Today, Tencent dominates China’s online advertising market given WeChat is China’s largest social and messaging platform. But the competitive landscape is changing here too. New social platforms are emerging and the competition for eyeballs is increasing.

Will Tencent become the next Alibaba?

Unlike e-commerce, the penetration of digital advertising in China is low and lags that of the US as a percentage of GDP. We think online advertising will continue to grow with economic growth, taking share from more traditional forms of advertising. More competition can be mitigated by the fact that the segment itself has so much room to grow.

Even with a backdrop of more competition, WeChat is hugely under-monetised relative to time spent. Tencent not only has a powerful social platform but it’s also one of the leading e-wallets. Tencent’s ability to collect data and build a user profile is perhaps one of the best in the world, and the company will be able to monetise this as the digital advertising economy grows.

Tencent is a dominant platform embedded into daily life in China. The core business is growing earnings at 20% p.a. and valued at around 19x earnings.

Good Value

When it comes to pragmatic value, China offers a myriad of investment opportunities - attractively priced businesses with strong long-term growth profiles, supported by structural tailwinds.

In the latest episode of the Good Vale podcast, I delve further into the aforementioned Chinese stocks with Antipodes Asia Fund PM Sunny Bangia. We also discuss other opportunities including Baiju distiller, Wuliangye, leading insurance company Ping An and how to get exposure to decarbonisation in China. Additionally, Sunny shares his views on Alibaba and domestic regulation.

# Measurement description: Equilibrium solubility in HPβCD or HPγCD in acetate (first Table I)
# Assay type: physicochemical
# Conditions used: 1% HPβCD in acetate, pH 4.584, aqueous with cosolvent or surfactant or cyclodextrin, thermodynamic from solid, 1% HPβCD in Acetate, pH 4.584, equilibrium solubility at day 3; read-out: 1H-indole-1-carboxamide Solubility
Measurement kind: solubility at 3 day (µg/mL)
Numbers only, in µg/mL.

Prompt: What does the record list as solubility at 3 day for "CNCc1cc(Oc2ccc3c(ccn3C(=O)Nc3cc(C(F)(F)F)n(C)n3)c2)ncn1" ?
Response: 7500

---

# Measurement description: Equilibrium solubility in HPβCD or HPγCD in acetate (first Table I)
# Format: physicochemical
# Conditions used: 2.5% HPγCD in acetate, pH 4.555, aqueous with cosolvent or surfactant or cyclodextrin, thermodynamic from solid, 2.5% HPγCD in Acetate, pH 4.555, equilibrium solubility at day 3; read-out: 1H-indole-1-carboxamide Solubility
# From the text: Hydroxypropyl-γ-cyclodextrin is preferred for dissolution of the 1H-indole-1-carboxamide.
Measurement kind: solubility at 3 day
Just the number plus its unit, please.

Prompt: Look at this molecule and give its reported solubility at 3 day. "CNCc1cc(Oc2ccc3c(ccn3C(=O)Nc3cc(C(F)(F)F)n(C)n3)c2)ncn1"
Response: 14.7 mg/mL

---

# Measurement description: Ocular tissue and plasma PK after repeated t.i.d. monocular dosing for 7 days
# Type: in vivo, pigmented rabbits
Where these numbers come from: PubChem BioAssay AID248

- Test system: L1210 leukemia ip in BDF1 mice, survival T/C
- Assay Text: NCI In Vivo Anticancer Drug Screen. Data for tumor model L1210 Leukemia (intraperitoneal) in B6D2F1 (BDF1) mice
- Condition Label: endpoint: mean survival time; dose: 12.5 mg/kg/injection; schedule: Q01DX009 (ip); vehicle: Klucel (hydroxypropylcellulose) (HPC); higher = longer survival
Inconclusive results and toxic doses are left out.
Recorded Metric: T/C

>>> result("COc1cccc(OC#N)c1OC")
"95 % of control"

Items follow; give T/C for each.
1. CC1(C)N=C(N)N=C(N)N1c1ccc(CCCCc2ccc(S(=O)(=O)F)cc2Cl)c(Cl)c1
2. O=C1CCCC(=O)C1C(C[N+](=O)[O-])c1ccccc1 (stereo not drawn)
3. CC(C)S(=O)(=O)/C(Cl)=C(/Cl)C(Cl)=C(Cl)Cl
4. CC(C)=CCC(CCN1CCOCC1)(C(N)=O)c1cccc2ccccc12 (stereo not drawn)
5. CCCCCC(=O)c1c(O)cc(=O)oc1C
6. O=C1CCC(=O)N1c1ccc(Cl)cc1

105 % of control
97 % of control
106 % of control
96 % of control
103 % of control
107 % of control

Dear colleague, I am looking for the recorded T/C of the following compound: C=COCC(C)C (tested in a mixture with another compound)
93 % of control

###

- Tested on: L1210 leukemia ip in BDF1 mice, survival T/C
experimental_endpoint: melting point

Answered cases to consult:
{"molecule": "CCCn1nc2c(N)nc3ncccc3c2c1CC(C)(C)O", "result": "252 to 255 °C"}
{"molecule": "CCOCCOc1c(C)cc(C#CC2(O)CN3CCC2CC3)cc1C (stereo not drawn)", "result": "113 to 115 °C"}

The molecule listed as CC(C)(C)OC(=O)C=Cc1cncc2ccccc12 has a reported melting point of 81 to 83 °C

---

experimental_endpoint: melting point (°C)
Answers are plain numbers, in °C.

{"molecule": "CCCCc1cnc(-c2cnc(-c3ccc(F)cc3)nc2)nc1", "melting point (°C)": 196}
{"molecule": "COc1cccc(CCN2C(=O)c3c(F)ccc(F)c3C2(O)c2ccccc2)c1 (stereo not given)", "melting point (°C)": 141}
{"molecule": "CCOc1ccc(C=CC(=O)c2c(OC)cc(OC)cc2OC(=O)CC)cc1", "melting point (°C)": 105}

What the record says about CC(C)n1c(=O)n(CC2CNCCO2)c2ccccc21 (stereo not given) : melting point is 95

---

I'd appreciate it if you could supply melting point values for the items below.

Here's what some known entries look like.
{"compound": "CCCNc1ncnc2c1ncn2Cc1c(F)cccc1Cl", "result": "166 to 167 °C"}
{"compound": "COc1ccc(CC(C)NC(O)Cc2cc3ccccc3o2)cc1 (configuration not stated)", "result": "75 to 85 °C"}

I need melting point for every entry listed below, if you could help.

A new episode on our podcast goes live every month. You can Subscribe on Apple, Google or Spotify to be notified. 

Antipodes ignores the hype in global markets and focusses on identifying attractively priced resilient businesses, supported by major structural growth drivers. 

Discover more about Antipodes Partners and the pragmatic value approach. Visit the Antipodes website, or keep up to date with the investment team on Linkedin

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1 contributor mentioned

Alison Savas
Portfolio Manager

In almost two decades of investing in equities based in Sydney and Singapore, Alison has worked through various market cycles and navigated major market events. Alison is a portfolio manager at Antipodes and a member of the senior investment team....